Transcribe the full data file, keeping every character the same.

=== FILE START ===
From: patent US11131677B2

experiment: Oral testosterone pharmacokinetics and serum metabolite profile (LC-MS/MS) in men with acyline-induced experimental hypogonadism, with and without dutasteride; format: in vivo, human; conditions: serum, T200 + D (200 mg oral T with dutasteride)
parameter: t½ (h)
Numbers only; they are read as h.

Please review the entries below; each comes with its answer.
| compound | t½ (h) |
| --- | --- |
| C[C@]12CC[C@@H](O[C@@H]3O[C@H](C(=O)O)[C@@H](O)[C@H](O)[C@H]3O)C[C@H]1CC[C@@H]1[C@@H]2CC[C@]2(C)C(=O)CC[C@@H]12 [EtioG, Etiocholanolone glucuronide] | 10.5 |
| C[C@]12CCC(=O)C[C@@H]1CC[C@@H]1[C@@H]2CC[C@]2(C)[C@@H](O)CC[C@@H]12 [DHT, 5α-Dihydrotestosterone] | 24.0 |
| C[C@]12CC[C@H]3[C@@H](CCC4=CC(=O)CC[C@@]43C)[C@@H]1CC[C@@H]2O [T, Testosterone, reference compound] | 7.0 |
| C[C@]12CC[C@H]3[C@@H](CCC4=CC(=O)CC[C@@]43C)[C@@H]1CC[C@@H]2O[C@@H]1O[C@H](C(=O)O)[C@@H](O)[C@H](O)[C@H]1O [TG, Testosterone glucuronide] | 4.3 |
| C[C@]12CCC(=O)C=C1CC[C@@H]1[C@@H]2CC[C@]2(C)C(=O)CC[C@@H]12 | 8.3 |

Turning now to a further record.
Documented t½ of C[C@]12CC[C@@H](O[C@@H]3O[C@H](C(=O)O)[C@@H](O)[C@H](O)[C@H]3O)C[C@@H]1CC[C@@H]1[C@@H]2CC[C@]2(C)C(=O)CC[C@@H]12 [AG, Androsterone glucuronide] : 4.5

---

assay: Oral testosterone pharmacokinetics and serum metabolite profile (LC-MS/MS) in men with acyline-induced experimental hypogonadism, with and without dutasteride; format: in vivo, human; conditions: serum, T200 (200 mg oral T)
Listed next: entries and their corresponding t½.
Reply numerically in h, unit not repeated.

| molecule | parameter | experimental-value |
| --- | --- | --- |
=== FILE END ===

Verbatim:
From: patent US11131677B2

experiment: Oral testosterone pharmacokinetics and serum metabolite profile (LC-MS/MS) in men with acyline-induced experimental hypogonadism, with and without dutasteride; format: in vivo, human; conditions: serum, T200 + D (200 mg oral T with dutasteride)
parameter: t½ (h)
Numbers only; they are read as h.

Please review the entries below; each comes with its answer.
| compound | t½ (h) |
| --- | --- |
| C[C@]12CC[C@@H](O[C@@H]3O[C@H](C(=O)O)[C@@H](O)[C@H](O)[C@H]3O)C[C@H]1CC[C@@H]1[C@@H]2CC[C@]2(C)C(=O)CC[C@@H]12 [EtioG, Etiocholanolone glucuronide] | 10.5 |
| C[C@]12CCC(=O)C[C@@H]1CC[C@@H]1[C@@H]2CC[C@]2(C)[C@@H](O)CC[C@@H]12 [DHT, 5α-Dihydrotestosterone] | 24.0 |
| C[C@]12CC[C@H]3[C@@H](CCC4=CC(=O)CC[C@@]43C)[C@@H]1CC[C@@H]2O [T, Testosterone, reference compound] | 7.0 |
| C[C@]12CC[C@H]3[C@@H](CCC4=CC(=O)CC[C@@]43C)[C@@H]1CC[C@@H]2O[C@@H]1O[C@H](C(=O)O)[C@@H](O)[C@H](O)[C@H]1O [TG, Testosterone glucuronide] | 4.3 |
| C[C@]12CCC(=O)C=C1CC[C@@H]1[C@@H]2CC[C@]2(C)C(=O)CC[C@@H]12 | 8.3 |

Turning now to a further record.
Documented t½ of C[C@]12CC[C@@H](O[C@@H]3O[C@H](C(=O)O)[C@@H](O)[C@H](O)[C@H]3O)C[C@@H]1CC[C@@H]1[C@@H]2CC[C@]2(C)C(=O)CC[C@@H]12 [AG, Androsterone glucuronide] : 4.5

---

assay: Oral testosterone pharmacokinetics and serum metabolite profile (LC-MS/MS) in men with acyline-induced experimental hypogonadism, with and without dutasteride; format: in vivo, human; conditions: serum, T200 (200 mg oral T)
Listed next: entries and their corresponding t½.
Reply numerically in h, unit not repeated.

| molecule | parameter | experimental-value |
| --- | --- | --- |